How to become a Pulp and Paper Operator

Pulp and paper operators control various chemical and physical processes used in the manufacture of pulp and paper products from wood and waste paper. The pulp and paper industry uses many different machines and technologies to manufacture products. Plant operators are generally classified according to the process they operate, from initial pulping of woodchip and waste paper through to producing paper products.

Personal requirements of a Pulp and Paper Operator

  • problem-solving skills
  • able to handle multiple tasks
  • mechanical and numerical aptitude
  • interested in sustainable solutions
  • high level of health and safety awareness
  • able to work as part of a team and under limited supervision
  • enjoy practical and manual activities.

Duties & Tasks of a Pulp and Paper Operator

Pulp and paper operators: • operate specialised high-speed machines to manufacture paper according to strict technical standards • operate chemical and/or mechanical pulping plants made up of complex, interrelated process control loops • operate equipment that converts large rolls of paper product into smaller rolls, reams and sheets according to customer requirements • operate equipment that coats or finishes paper products, through perforating, embossing, laminating, printing, bonding and other methods • equipment that folds, wraps or packages paper products • inspect samples of products and laboratory reports, and adjust plant operations to maintain output and product quality standards • compile production records and reports.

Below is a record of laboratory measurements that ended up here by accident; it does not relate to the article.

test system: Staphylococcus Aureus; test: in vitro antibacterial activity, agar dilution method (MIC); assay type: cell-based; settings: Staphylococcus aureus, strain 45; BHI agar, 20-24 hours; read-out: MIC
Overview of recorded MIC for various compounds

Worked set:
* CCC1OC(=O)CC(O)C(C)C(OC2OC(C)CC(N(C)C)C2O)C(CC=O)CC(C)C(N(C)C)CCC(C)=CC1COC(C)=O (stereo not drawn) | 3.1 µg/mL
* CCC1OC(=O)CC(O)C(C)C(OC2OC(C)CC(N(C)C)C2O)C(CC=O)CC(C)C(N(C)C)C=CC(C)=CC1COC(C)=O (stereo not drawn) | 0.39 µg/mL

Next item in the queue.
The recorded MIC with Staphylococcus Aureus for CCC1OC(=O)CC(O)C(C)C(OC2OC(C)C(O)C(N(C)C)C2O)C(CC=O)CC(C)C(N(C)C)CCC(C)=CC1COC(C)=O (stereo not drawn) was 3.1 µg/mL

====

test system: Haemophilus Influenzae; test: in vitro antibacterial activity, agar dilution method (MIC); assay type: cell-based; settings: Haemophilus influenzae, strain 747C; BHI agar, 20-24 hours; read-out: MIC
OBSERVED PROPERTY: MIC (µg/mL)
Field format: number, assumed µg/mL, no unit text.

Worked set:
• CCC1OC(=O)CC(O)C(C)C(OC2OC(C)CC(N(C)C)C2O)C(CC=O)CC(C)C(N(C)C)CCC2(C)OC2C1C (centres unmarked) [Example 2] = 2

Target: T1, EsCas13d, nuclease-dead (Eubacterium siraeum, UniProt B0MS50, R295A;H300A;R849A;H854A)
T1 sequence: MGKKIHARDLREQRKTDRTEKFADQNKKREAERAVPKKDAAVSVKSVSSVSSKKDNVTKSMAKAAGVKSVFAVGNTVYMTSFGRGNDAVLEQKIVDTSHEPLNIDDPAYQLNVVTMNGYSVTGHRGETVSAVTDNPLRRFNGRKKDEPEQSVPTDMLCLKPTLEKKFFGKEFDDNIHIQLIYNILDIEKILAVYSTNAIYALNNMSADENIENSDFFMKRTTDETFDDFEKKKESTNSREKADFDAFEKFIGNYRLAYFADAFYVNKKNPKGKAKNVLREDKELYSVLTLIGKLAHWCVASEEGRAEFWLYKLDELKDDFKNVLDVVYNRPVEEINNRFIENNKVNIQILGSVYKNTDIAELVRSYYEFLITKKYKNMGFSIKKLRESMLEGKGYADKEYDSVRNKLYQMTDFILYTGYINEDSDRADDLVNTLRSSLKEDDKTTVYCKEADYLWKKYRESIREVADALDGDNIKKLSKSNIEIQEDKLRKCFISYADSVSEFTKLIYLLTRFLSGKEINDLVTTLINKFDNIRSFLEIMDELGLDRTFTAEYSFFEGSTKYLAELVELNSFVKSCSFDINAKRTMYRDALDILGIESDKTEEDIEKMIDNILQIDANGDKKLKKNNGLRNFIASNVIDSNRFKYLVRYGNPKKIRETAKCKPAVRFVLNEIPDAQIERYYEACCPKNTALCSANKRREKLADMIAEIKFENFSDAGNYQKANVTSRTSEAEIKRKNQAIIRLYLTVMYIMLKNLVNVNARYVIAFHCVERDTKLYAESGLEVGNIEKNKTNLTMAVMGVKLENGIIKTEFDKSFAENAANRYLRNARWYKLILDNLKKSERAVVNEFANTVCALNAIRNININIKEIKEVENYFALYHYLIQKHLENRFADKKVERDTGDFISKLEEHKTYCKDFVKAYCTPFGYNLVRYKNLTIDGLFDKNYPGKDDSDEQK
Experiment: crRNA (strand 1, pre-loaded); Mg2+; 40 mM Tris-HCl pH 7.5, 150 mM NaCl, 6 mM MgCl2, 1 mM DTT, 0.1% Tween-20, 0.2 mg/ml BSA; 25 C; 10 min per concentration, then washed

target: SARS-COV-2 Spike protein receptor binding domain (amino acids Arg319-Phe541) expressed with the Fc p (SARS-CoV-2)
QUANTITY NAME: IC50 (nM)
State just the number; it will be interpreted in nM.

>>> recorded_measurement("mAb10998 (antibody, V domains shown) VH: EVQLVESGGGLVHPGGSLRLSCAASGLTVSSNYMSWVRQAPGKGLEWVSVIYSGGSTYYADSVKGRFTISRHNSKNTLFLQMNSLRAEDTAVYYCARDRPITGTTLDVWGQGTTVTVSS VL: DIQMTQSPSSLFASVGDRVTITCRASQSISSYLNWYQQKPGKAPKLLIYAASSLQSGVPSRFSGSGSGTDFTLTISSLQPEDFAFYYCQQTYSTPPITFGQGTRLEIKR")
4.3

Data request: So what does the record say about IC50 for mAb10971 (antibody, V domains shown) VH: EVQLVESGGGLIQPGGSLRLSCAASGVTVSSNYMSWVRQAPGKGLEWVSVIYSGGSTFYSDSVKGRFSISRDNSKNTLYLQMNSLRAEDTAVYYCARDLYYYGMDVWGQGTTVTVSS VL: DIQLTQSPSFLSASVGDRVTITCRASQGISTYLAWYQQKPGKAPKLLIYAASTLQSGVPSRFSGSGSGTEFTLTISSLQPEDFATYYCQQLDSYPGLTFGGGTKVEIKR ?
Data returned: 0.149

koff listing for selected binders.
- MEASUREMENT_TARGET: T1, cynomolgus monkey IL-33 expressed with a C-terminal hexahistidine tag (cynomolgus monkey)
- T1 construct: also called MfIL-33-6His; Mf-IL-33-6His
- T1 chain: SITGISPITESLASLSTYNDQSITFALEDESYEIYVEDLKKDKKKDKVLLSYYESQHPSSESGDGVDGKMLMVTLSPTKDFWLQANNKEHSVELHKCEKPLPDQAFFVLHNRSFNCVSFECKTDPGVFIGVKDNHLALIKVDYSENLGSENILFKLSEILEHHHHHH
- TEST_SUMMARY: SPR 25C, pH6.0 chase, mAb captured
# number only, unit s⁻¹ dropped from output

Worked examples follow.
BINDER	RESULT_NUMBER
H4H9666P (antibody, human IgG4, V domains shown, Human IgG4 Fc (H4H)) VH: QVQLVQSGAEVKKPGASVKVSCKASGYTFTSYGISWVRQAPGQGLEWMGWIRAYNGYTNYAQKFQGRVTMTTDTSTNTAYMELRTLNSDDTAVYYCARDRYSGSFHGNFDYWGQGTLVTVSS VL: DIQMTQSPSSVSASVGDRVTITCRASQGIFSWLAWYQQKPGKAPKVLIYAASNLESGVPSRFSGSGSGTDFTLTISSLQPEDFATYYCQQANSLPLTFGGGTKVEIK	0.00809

Working conditions for a Pulp and Paper Operator

Pulp and paper operators generally work in teams and in shifts. Working conditions vary from control room based to field inspections. Work can be physically demanding and may be repetitive.

Avg. weekly wage:

$1,411

Future growth:

Moderate

Employment by state:

ACT ACT 0.5%

NSW NSW 29.1%

NT NT 0.9%

QLD QLD 16.1%

SA SA 4.7%

TAS TAS 3.7%

VIC VIC 28.2%

WA WA 16.7%

Hours worked:

43

Unemployment:

Lower unemployment

Gender split:

Male 95.6%

Female 4.4%

Education level:

Not completed Year 12: 9.5%

Highest qualification is secondary school: 32.8%

Highest qualification is a Certificate 3 or 4: 42%

Highest qualification is a Diploma or Advanced Diploma: 10.2%

Highest qualification is a Bachelor degree: 5.5%

Age brackets:

15-19 - 0.4%

20-24 - 4.3%

25-34 - 22.7%

35-44 - 23.8%

45-54 - 32%

55-59 - 12.7%

60-64 - 3.8%

65 and Over - 0.5%

*The data above is sourced from the Department of Employment’s Job Outlook website.

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